Matt Johnson’s Wood Sculpture – wow. Walking into the show I was immediately reminded of Duchamp and the Readymade – the sculptures appeared to be prefabricated, everyday objects, elevated to the dignity of artwork merely by Johnson’s decision to remove the objects from their former fixed context and display them in a gallery setting. These objects were suspended in states of uselessness and defection – crumpled, dented, fragmented – as if they were depressed by their loss of utility. Unwanted remnants of waste and junk were now raised on a pedestal, gracefully balanced and poised, sometimes twisted and curved, as if emulating a human form in contrapposto. Was Johnson finding beauty in the mundane, in the expendable, in trash –piecing together discarded, broken refuse to create a newfound context? Then I realized every sculpture was carved out of wood. Then these commonplace objects became incredible. Funny how that happens – a sudden detachment, aloofness or isolation from the ordinary and expected (or mass produced) makes something ten times cooler. The objects became individuals. The dynamism and fluidity and stasis of each piece was now even more impressive; these sculptures weren’t yielding like plastic or cardboard, but were solid, firm wood. Yet, knowing they were carefully carved sculptures made them seem even more fragile and delicate than brittle Styrofoam or drywall. Although the show was very straightforward, frank and bare, including the titles of the pieces and exhibit, once realizing that Johnson underwent the painstaking, laborious process of studying every object and replicating them so exactly that the distinction between genuine and copy (art and life?) is blurred, makes the exhibit elaborate and ambitious. And humorous. All that work, to create an El Pollo Loco cup, a shard of drywall, a pizza box. Something so temporary and disposable and cheap, now permanent and upscale. The wrinkles on the bags of concrete, the indented rings on the roll of tape, the Styrofoam pellets, every corrugate on the cardboard – so over the top and ridiculous, but because the exhibit was only called Wood Sculpture, I thought it was okay.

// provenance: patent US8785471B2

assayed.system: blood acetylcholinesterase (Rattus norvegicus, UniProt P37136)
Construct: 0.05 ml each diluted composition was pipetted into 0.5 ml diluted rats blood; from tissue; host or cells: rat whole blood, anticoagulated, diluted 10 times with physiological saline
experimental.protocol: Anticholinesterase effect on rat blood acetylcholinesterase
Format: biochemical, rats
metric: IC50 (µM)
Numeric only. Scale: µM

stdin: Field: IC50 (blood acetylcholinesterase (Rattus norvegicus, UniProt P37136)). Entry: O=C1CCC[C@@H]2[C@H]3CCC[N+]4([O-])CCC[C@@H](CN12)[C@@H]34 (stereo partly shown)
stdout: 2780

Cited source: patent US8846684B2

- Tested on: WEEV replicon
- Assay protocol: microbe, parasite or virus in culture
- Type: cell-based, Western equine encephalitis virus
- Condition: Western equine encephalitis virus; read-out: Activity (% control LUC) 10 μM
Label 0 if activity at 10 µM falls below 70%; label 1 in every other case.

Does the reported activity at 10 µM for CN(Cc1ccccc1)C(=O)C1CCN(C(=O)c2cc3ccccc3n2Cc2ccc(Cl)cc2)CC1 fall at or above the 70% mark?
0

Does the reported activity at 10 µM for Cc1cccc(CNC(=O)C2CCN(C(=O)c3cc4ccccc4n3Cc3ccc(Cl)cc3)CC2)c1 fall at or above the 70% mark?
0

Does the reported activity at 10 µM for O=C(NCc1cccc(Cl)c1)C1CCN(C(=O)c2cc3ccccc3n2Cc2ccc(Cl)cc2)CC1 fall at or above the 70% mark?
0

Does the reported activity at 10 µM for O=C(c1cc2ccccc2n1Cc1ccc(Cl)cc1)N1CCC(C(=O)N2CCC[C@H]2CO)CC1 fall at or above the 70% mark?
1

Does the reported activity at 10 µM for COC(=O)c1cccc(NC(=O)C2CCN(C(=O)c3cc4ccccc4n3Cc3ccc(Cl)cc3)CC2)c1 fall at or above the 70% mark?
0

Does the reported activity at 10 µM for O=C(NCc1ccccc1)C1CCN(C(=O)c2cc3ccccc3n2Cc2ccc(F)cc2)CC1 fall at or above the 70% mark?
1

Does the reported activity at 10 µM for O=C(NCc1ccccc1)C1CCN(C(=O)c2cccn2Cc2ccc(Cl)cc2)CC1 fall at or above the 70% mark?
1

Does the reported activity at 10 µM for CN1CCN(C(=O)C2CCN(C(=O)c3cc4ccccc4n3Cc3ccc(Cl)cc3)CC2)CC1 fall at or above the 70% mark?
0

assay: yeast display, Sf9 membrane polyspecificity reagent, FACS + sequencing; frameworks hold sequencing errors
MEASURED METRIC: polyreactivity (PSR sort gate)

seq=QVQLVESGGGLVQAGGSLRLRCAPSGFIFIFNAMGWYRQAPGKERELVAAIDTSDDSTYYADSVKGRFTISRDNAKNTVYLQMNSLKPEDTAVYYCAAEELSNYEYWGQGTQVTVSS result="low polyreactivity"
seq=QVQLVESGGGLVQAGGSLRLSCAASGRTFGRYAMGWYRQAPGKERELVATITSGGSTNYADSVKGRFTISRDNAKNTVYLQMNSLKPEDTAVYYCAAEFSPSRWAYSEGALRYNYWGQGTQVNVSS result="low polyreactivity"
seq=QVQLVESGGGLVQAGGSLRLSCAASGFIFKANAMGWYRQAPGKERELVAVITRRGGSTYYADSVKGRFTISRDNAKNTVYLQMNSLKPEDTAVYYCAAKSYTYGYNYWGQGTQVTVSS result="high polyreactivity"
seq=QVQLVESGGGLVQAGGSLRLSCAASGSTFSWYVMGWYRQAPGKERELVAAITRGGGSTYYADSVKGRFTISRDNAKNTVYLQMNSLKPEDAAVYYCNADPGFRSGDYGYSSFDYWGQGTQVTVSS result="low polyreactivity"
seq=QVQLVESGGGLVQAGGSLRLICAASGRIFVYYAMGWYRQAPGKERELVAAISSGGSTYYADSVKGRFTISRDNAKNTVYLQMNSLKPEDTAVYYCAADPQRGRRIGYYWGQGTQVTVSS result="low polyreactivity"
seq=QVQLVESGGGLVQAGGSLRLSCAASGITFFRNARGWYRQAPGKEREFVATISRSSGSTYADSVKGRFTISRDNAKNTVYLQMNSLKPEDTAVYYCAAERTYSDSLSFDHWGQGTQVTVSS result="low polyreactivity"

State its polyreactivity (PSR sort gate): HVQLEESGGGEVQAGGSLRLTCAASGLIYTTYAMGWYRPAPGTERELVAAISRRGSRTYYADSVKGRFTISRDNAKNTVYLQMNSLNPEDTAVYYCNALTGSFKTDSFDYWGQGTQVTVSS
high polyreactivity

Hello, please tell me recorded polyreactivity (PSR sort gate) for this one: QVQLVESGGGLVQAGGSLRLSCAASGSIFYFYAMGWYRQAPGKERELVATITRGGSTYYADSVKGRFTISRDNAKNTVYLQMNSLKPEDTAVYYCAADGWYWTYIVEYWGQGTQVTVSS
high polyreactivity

Rene Magritte’s The Treachery of Images – Ceci n’est pas une pipe came to mind. Is it a bag of concrete, or a representation of a bag of concrete? Vija Celmins’ To Fix the Image in Memory as well. The juxtaposition between model and depiction, nature and artifice. Exact imitations indistinguishable from the original, making the viewer uncertain, unsure, hesitant.